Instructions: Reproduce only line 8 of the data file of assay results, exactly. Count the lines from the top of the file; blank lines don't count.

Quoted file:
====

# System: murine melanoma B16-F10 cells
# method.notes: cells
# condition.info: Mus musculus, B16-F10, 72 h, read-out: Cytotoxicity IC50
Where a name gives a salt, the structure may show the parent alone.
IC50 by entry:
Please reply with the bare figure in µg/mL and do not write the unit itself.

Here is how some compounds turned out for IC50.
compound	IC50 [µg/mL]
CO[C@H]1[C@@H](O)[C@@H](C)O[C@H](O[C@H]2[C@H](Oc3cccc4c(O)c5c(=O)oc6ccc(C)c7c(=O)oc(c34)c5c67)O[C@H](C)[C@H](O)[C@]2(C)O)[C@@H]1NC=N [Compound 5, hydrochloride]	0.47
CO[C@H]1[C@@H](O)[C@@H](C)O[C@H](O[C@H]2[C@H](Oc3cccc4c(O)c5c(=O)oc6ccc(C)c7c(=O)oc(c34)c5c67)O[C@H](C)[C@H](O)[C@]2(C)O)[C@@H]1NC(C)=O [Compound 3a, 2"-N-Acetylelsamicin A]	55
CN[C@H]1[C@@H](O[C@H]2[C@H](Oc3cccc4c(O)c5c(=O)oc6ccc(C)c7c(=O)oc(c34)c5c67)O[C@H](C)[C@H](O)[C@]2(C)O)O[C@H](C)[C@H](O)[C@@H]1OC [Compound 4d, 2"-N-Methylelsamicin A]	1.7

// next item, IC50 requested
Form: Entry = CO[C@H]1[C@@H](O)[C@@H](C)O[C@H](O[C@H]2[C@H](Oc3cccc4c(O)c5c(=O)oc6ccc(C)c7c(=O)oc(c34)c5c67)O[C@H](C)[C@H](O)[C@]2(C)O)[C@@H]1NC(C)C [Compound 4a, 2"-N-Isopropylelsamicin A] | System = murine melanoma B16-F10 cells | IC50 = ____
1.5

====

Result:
compound	IC50 [µg/mL]